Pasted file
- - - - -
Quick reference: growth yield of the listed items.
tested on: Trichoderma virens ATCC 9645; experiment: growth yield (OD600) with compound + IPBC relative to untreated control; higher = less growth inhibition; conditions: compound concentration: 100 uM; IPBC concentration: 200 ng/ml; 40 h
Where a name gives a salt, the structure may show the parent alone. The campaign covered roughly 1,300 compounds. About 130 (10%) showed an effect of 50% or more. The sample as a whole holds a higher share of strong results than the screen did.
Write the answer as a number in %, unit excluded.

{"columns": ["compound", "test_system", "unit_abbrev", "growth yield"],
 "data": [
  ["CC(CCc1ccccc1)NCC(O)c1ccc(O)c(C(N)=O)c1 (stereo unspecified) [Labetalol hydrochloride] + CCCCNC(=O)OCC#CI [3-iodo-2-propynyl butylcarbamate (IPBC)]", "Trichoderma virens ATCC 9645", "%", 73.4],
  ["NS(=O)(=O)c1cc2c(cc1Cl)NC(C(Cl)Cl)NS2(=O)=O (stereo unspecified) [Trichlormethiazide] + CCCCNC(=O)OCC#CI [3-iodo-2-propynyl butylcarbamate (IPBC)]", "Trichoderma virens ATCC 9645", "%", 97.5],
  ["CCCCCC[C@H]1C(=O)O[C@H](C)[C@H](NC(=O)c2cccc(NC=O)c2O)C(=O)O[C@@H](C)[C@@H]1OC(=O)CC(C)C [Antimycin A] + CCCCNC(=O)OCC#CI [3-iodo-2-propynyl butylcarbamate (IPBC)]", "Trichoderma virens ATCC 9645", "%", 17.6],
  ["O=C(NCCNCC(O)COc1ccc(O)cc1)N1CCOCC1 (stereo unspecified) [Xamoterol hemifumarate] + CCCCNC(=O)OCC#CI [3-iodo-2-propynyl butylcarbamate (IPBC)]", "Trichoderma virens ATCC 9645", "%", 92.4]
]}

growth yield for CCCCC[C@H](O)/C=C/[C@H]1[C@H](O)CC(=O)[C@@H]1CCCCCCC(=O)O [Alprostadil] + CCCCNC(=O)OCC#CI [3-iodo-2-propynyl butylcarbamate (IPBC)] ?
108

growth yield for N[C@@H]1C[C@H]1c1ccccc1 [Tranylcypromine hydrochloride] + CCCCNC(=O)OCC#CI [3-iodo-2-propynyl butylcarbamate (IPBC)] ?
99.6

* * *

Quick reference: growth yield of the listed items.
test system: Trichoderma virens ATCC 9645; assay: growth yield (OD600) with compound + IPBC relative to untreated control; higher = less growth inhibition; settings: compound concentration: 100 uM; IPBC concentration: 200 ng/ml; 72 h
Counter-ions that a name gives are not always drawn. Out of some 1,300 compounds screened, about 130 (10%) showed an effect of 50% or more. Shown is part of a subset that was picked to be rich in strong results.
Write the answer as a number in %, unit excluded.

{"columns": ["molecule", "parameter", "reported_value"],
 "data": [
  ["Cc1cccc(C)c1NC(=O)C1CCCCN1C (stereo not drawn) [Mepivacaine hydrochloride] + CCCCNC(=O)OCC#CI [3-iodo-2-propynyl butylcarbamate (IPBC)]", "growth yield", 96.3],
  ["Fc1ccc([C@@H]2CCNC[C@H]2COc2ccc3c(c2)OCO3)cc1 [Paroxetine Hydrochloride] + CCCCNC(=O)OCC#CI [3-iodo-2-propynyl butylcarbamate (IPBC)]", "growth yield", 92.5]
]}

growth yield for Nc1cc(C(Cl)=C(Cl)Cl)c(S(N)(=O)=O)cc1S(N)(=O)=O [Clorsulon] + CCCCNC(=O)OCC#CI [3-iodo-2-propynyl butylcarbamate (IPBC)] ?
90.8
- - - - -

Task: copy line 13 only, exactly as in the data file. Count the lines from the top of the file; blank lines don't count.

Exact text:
108